Interviewing job applicants: What you should know
April 27, 2001
Selling yourself again: The job interview revisited
April 19, 2001
Disengaged: When good employees go bad
April 17, 2001
Job cuts circle the globe
April 17, 2001
A drama-free workplace: Keep your cool
April 13, 2001
When your buddy becomes your boss
April 9, 2001
Saying the unsayable to your co-worker
March 26, 2001
Meeting morass: Time to adjourn
March 1, 2001
Medical manners: The cure is killing you
February 22, 2001
You want service? Take a number
February 15, 2001
Road etiquette: Careerists at large
February 8, 2001
Colleagues and cultures: Mark your calendar
February 2, 2001
Listen to your co-workers
January 25, 2001
When bad things happen to co-workers
January 18, 2001
Surviving the sick-outs, and managing your cold
January 11, 2001
Write your thank-you notes
January 4, 2001
Working your way into the real millennium: Out with the old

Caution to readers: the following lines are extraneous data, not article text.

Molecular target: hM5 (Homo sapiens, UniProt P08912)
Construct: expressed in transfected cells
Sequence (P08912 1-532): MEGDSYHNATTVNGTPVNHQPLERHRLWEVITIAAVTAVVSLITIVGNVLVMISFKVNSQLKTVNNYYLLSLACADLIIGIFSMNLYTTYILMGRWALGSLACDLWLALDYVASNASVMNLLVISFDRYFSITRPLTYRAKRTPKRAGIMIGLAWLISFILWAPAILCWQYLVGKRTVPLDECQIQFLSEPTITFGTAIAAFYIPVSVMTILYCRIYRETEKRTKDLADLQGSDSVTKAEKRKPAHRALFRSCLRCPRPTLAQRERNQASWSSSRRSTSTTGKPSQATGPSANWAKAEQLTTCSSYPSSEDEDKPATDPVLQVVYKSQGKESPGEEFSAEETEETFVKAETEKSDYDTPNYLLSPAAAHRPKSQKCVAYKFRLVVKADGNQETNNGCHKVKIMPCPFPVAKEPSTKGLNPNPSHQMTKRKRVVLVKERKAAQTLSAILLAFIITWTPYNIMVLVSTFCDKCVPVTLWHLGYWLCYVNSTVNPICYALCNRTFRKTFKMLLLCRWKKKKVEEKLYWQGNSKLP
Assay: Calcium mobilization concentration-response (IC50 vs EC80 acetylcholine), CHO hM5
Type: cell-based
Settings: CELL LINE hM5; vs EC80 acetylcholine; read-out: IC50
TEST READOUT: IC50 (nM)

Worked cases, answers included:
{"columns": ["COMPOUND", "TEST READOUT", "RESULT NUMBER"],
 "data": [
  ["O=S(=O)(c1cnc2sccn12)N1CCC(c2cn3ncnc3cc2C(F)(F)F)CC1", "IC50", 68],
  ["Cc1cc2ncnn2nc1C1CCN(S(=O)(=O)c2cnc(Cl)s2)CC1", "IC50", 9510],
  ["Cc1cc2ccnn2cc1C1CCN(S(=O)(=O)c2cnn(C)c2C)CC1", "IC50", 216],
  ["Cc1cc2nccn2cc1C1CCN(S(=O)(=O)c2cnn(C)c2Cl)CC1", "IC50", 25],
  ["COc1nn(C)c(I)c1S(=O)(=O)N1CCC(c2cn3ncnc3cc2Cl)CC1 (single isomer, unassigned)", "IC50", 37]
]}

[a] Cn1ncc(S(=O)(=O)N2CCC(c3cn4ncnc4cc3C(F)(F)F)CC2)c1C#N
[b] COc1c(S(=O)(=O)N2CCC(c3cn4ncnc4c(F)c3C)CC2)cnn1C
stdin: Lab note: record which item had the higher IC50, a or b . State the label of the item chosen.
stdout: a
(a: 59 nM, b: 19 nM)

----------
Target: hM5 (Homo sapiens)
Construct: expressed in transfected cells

December 28, 2000
Charitable solicitations at work: 'I gave at the office' -- and gave and gave
December 21, 2000
Gift exchanges in the workplace: The business of gifts
December 14, 2000
What not to do at the business party: Survive it with your career intact
December 7, 2000
What to do at the business party: Working the room
December 1, 2000
How to handle the business RSVP
November 23, 2000
Who are you covering for today? Playing hooky
November 15, 2000
Get a grip: Electoral etiquette at work
November 9, 2000
Cellular phones in the workplace: We've got your number
November 6, 2000
We've got your number
November 6, 2000
Or my name isn't ...
October 26, 2000
The job interview: Being on the mark when you're on the spot
October 24, 2000
What not to say in an interview
October 24, 2000
The halls are alive
October 19, 2000
October 12, 2000
'A.M.' does not stand for 'ambush'
October 5, 2000
E-mail for careerists: Care enough to send the very best
September 29, 2000


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4:30pm ET, 4/16